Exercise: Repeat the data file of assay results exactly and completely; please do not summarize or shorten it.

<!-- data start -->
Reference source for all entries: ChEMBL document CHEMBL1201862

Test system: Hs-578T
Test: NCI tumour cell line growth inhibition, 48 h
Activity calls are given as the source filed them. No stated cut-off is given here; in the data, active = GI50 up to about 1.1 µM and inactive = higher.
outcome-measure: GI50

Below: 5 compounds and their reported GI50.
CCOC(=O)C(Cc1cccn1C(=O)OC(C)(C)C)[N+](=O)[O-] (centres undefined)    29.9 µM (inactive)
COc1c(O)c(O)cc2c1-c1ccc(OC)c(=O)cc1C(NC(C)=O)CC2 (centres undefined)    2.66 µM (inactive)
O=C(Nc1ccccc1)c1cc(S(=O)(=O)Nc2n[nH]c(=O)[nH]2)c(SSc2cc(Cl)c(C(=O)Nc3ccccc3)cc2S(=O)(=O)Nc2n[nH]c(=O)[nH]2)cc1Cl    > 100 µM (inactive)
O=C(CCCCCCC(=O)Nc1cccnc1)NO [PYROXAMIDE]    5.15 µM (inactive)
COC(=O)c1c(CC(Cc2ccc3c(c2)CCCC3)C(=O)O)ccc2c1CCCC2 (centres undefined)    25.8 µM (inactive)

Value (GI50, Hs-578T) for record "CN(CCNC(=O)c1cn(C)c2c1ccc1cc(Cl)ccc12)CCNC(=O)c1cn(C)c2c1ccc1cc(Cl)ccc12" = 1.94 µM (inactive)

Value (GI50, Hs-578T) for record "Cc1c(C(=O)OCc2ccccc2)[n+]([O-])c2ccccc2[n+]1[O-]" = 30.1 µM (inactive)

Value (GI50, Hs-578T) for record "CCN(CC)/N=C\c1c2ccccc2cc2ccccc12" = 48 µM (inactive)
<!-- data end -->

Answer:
Reference source for all entries: ChEMBL document CHEMBL1201862

Test system: Hs-578T
Test: NCI tumour cell line growth inhibition, 48 h
Activity calls are given as the source filed them. No stated cut-off is given here; in the data, active = GI50 up to about 1.1 µM and inactive = higher.
outcome-measure: GI50

Below: 5 compounds and their reported GI50.
CCOC(=O)C(Cc1cccn1C(=O)OC(C)(C)C)[N+](=O)[O-] (centres undefined)    29.9 µM (inactive)
COc1c(O)c(O)cc2c1-c1ccc(OC)c(=O)cc1C(NC(C)=O)CC2 (centres undefined)    2.66 µM (inactive)
O=C(Nc1ccccc1)c1cc(S(=O)(=O)Nc2n[nH]c(=O)[nH]2)c(SSc2cc(Cl)c(C(=O)Nc3ccccc3)cc2S(=O)(=O)Nc2n[nH]c(=O)[nH]2)cc1Cl    > 100 µM (inactive)
O=C(CCCCCCC(=O)Nc1cccnc1)NO [PYROXAMIDE]    5.15 µM (inactive)
COC(=O)c1c(CC(Cc2ccc3c(c2)CCCC3)C(=O)O)ccc2c1CCCC2 (centres undefined)    25.8 µM (inactive)

Value (GI50, Hs-578T) for record "CN(CCNC(=O)c1cn(C)c2c1ccc1cc(Cl)ccc12)CCNC(=O)c1cn(C)c2c1ccc1cc(Cl)ccc12" = 1.94 µM (inactive)

Value (GI50, Hs-578T) for record "Cc1c(C(=O)OCc2ccccc2)[n+]([O-])c2ccccc2[n+]1[O-]" = 30.1 µM (inactive)

Value (GI50, Hs-578T) for record "CCN(CC)/N=C\c1c2ccccc2cc2ccccc12" = 48 µM (inactive)